Verse 14 - The Child of God will experience Romans 7:14-25 as that is a very necessary experience but the Holy Spirit will lead him from that negative experience to the positive experience. Spiritual growth and maturity is learning, as a spiritual babe, to depend more on the indwelling power of the Holy Spirit to live the Christian life than to depend on your own power - increased dependency is the measure of spiritual growth. Such leadership is an essential characteristic of every child of God. The progression in such growth varies from one child to another depending on the measure of grace and faith given them in keeping with God's purpose for each (Rom. 12:3,7; Eph. 2:10b).

    Verse 15 - The Spirit dwells in every child of God and through their adversities (Rom. 7:14-25) leads them to cry out to God for help and thus leads them to cast themselves upon the Spirit of God for deliverance.

    Verse 16 - There is an internal witness by the Spirit of God with our renewed and regenerated spirit that confirms and assures us that we are the children of God and this transition from dependency on the flesh to deliverance by the Spirit is part of that confirmation/assurance witness. God does not leave us crying out "Who shall deliver me from this body of death" but uses it to bring us to the point of giving up on self-power and casting ourselves upon His power.
     
  17. The Biblicist

    The Biblicist
    Expand Collapse
    Well-Known Member

    Joined:
    Nov 13, 2011
    Messages:
    14,189
    Likes Received:
    207
    17 ¶ And if children, then heirs; heirs of God, and joint-heirs with Christ; if so be that we suffer with him, that we may be also glorified together.
    18 For I reckon that the sufferings of this present time are not worthy to be compared with the glory which shall be revealed in us.


    Verse 17 - This continuing progressive transition process of spiritual growth from the negative to positive experience or the internal spiritual war we struggle every day with is part of being a child of God. However, "if children" then we are also heirs of God and this struggle will soon be over and we shall enter into our inheritance. However, this warefare with sin is part of our suffering "with him." Christ on the cross suffered in regard to sin and this inward struggle with sin is part of our identity "with him." Those who do not struggle with sin are not His children and therefore will not be glorified with Him. He fought sin and all his children by their very new creation and indwelling Spirit of Christ struggle and fight sin.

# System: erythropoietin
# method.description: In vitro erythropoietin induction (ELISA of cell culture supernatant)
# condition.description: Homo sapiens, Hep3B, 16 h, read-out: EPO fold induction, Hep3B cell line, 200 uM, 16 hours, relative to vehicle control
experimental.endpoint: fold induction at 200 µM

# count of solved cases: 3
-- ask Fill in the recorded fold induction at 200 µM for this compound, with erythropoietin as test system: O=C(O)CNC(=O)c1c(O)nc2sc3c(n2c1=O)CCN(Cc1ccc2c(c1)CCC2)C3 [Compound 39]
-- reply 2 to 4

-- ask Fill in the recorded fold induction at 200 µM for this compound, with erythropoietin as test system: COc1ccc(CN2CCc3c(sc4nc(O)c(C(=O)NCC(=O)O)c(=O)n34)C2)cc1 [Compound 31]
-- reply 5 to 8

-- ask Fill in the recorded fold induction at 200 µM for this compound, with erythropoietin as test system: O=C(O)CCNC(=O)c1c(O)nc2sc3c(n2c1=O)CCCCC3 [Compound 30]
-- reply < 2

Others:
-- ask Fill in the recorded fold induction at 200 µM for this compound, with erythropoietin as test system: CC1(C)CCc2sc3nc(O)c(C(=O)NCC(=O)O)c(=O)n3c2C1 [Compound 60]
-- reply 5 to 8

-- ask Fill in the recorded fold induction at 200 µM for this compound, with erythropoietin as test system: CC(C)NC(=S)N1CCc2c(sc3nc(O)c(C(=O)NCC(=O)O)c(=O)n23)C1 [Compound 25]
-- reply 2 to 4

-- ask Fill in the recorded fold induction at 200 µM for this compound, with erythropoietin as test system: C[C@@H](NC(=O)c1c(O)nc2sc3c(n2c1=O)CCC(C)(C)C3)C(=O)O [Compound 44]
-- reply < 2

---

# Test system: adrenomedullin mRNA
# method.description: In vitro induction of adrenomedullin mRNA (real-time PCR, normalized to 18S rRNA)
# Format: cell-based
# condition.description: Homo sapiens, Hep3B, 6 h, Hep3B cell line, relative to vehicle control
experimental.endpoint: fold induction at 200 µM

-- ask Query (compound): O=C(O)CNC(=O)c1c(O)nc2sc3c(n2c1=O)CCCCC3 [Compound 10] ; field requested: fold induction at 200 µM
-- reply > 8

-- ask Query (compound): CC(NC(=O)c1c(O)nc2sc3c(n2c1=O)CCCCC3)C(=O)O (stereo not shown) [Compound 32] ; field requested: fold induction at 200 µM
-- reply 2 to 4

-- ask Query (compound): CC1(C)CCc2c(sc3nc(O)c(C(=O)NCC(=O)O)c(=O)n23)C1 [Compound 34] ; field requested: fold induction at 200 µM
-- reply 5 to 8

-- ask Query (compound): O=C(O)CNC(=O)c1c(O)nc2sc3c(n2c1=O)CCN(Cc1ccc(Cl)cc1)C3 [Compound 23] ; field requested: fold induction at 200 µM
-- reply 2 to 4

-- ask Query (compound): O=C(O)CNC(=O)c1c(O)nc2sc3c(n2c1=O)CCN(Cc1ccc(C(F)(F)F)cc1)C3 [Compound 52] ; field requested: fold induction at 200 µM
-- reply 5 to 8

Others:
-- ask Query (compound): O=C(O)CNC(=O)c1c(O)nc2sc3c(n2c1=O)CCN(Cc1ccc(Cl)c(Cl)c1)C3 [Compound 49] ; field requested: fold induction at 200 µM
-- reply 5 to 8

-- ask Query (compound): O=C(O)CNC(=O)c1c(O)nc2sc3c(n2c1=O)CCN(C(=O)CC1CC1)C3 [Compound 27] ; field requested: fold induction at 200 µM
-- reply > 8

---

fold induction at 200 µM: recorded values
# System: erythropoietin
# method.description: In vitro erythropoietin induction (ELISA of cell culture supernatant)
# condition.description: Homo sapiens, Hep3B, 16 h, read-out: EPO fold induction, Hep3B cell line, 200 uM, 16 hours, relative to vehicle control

Verse 18 - These struggles with sin in "this present time" whereby we "suffer" in this internal warfare is not in vain. The struggle against sin does not merely demonstrate we will be glorified but according to the measure of success in our struggles - our maturity - there will be various degrees of glory "revealed in us." Paul talks about this to the Corinthians where we will vary as one star varies from another in glory - brightness (1 Cor. 15).

    In the Jewish family all the children were joint-heirs together of their Father's inheritance. However, one was chosen to be the "first-born" heir which received double the inheritance given to all the other children. All children of God overcome this world through faith in Christ but not all overcome in the same degree of faithfulness to Christ. There are those who are the "firstborn" among their brethren. Christ was the firstborn from the dead, but their is the congregation of the firstborn ones (Heb. 12:22) whose names are written in the New Jerusalem in heaven and whose names can be erased due to a failure to overcome in faithfulness to Christ. All of God's children are "joint-heirs" with Christ but not all are "first-born" heirs. The former has to do with your new birth while the second has to do with service.
     
  18. The Biblicist

    The Biblicist
    Expand Collapse
    Well-Known Member

    Joined:
    Nov 13, 2011
    Messages:
    14,189
    Likes Received:
    207
     

Share This Page

Loading...